They should not be singled out for special consideration, not by Bolt and not by any other journalist or commentator. In a recent column in The Conversation, Michelle Grattan -- who I have known for decades and admire as a journalist and commentator -- criticised the government’s ham-fisted handling of its proposed changes to section 18c. It was a powerful column.

But she said that “there will be arguments ahead -- as there have already been -- with ethnic communities and the Jewish lobby.’’

Just why the Jewish community leaders were singled out by Grattan as the “Jewish lobby”, with all the connotations that some people ascribe to that term, is unclear. The fact is that the campaign has united ethnic community leaders, including Jewish community leaders, and to single out the Jewish leaders as not legitimate community leaders but people who are part of this thing called the Jewish lobby, is not acceptable in this context.

I have written several times for Business Spectator on the debate about section 18C and the government’s commitment to amending the section or dropping it completely from the Racial Discrimination Act. I argued that the act should be amended and that at least the words “insult” and “offend” should be removed from section 18C (Hate is not a dirty word, March 5).

Despite the fact that Attorney-General George Brandis has entirely mishandled the debate over section 18C and the fact that his proposed amendment to the section is unworkable and will have to be re-drafted, I remain convinced that section 18C needs amending.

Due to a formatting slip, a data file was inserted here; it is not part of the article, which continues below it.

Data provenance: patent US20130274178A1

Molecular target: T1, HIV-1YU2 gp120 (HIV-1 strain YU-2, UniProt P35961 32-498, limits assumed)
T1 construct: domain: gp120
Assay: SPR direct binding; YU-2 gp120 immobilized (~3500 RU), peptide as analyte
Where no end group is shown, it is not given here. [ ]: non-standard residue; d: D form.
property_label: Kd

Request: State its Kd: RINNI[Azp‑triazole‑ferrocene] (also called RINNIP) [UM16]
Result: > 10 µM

My views have nothing to do with fact that I am Jewish and until now, I have felt no need to reveal that I am a Jew. I am not sure why I am revealing it now. I despair when I see commentary that begins with a statement like “I am the son of a Holocaust survivor…” which was the start of a piece I read recently on the Guardian website.

This is not a Jewish issue though of course I bring all my experience and my background to my consideration of what should be done about section 18C and my views on the debate about racial vilification and the limits of free speech.

So does Bolt. So does every commentator and journalist who has written and broadcast on these issues. Perhaps it is important to know where the commentator is coming from, but the fact that I am Jewish should not matter anywhere near as much as the cogency of my argument. And the cogency of Bolt’s argument for that matter.